First comes love, then comes puke, then comes a phantom baby in the split personality’s “puppy oven.” Then comes love again. L-o-v-e is all over this episode: caged inside the evangelical church’s Hell House; flowing in a single direction between daughter Kate and her creepy boss; on the bathroom floor in an embrace between hubby Max and alter Alice.
But before all that: vomit. Despite promising Tara’s shrink he won’t tell his wife about her new night-dwelling, incontinent alter, milquetoast Max spills the beans, and Tara promptly exits stage left to spill the contents of her guts. The internal disturbance triggers an external transition, and Alice appears, glowingly declaring she’s with child. Max summons her sister to administer a pregnancy test, whose pink negative symbol Alice interprets as a sign that the baby will be a girl.
Another Alternate Reality
While Alice traipses about, dreaming up baby names and charming the psychobabble off Tara’s shrink, the progeny delve into their own love-life dramas.
Kate gets some cosmetic help and “how to please your man” advice from Alice, which she uses as ammo to try and reclaim her crappy T.G.I.Friday’s-style job from her ex-boss ex-boyfriend. Her womanly wiles do the trick: Boss dude stealthily, and creepily, delivers a dark, stoner-art DVD, where he informs Kate she’s back on the schedule.
So far we’ve dismissed daughter Kate as a tertiary character, the obligatory offspring slash typical teenager. From what we’ve peeked at in next week’s episode, looks like she may be moving from third fiddle to at least second chair. This could be interesting.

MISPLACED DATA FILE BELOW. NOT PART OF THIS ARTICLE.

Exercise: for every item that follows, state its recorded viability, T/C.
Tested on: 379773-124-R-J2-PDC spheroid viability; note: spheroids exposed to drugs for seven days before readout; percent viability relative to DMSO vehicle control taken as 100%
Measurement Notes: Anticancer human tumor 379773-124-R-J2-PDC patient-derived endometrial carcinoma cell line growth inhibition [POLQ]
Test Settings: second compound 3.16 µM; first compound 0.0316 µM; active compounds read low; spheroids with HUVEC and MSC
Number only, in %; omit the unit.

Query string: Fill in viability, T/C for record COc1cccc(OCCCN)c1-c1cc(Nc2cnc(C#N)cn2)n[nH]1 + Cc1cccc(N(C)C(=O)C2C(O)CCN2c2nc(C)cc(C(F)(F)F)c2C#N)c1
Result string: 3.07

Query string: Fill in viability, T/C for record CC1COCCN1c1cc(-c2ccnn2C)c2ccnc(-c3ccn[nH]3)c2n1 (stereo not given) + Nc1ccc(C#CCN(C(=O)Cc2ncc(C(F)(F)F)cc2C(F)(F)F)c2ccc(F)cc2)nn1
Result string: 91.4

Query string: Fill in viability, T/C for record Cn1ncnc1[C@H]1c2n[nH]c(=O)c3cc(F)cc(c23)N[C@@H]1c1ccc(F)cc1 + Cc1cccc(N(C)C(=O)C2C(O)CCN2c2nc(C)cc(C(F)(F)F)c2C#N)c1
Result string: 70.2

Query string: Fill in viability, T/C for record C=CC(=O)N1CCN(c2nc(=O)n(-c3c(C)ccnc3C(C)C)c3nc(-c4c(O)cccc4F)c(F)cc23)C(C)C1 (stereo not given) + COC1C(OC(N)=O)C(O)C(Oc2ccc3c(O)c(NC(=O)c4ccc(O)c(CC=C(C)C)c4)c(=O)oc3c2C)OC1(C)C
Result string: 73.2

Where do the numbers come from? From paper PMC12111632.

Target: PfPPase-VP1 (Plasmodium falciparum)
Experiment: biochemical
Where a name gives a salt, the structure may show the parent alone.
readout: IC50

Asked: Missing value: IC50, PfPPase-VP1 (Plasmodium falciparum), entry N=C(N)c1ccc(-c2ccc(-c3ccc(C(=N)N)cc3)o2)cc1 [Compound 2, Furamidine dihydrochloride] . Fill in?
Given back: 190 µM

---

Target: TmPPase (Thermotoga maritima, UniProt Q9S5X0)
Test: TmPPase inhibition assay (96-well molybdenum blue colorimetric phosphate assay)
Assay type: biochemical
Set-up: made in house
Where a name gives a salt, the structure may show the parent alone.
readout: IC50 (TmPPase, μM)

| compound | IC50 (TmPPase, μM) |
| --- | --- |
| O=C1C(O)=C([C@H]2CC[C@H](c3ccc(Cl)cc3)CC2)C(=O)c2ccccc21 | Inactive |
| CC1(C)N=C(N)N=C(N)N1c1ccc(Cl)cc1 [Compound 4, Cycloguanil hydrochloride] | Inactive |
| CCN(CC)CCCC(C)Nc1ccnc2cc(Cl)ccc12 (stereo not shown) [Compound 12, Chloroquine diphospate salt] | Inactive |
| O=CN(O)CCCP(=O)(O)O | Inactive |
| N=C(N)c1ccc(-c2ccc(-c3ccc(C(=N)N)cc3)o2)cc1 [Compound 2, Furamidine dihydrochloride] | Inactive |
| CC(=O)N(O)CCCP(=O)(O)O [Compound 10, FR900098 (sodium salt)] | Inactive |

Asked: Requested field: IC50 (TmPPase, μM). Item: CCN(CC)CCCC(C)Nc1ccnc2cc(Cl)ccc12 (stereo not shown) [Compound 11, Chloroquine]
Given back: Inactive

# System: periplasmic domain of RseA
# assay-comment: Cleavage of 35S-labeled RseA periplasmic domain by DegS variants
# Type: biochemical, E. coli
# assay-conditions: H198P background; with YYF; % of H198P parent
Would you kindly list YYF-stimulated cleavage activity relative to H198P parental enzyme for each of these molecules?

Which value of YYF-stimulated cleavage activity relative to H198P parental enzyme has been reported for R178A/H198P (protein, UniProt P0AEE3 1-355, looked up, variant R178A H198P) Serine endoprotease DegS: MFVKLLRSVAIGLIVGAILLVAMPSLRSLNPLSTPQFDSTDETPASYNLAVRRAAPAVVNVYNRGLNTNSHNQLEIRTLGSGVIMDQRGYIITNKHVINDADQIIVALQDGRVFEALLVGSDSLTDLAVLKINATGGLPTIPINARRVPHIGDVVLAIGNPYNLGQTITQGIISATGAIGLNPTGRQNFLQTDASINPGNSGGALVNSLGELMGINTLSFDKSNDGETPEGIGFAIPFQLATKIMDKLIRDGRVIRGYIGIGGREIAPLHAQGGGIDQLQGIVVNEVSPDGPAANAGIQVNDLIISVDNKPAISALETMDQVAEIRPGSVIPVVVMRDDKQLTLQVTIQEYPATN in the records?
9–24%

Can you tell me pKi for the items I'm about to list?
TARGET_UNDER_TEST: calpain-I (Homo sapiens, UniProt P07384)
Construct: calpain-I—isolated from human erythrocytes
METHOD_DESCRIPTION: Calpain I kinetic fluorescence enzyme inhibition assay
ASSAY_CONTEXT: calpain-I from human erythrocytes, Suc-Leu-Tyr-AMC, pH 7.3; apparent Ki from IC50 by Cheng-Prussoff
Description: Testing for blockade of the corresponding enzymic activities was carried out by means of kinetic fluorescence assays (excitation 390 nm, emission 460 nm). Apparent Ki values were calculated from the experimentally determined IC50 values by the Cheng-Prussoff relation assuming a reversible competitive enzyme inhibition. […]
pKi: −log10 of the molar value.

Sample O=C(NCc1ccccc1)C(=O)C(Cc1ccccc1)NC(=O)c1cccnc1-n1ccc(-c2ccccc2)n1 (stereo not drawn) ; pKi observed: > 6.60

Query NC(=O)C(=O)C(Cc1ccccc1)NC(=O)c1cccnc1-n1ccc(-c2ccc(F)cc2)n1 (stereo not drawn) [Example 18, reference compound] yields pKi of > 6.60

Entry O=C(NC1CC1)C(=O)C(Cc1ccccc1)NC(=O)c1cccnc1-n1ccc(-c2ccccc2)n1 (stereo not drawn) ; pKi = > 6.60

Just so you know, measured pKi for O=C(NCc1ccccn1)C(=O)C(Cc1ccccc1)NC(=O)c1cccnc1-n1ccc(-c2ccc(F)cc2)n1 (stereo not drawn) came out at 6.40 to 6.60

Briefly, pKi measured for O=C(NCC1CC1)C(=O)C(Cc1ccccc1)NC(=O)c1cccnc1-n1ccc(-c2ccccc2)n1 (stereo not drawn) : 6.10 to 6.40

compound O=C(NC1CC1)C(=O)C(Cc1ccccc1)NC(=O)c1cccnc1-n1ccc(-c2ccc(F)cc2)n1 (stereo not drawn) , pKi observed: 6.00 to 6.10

As for Marshall, he’s knee-deep in stereotypes at his rehearsal for the Hell House production at his love interest’s evangelical church. The two are charged with rustling up some “abortion meat” for the scary premarital (and hetero) sex part of the show. At the grocery store, Marshall takes a stab at getting Jason to give gayness a shot by coming up with some awkward metaphor about trying new vegetables (like okra!). Finally Hell House opens, and the two make a convincing gay couple, writhing about in a nightclublike cage wearing little more than bondage gear and day-glo raver accessories.
The Unaltered Tara
Though the real Tara only makes a fleeting appearance, this penultimate episode of the season shows Max blurring the lines between Alice and his alter-free wife. He talks to Alice about the other alters — she claims she’s the keeper of the whole split-personality clan — and she refers to “the Gimme,” which we can only guess is the aforementioned nocturnal goblin. The conversations carry some genuine intimacy. At the close of the episode, Max comforts a hysterical Alice, whom he finds sobbing next to the toilet after she gets her period. “I love you, Alice,” he says. It’s the closest to a true emotional moment we have seen from Milquetoast Max and a caricature alter.
Part of what prevents U.S. of Tara from being an unqualified success is its paint-by-numbers stereotypes. It is unlikely that producer Steven Spielberg — or his hired help — intends to limit so many characters to such simple templates. It’s more likely that they’re underestimating the intelligence of the audience. These storytelling crutches seem to be slowly falling away as the season nears its end. The programming gods have generously granted the show a second chance (in the form of a second season); it’s up to the season finale to prove it is worthy of such a gift.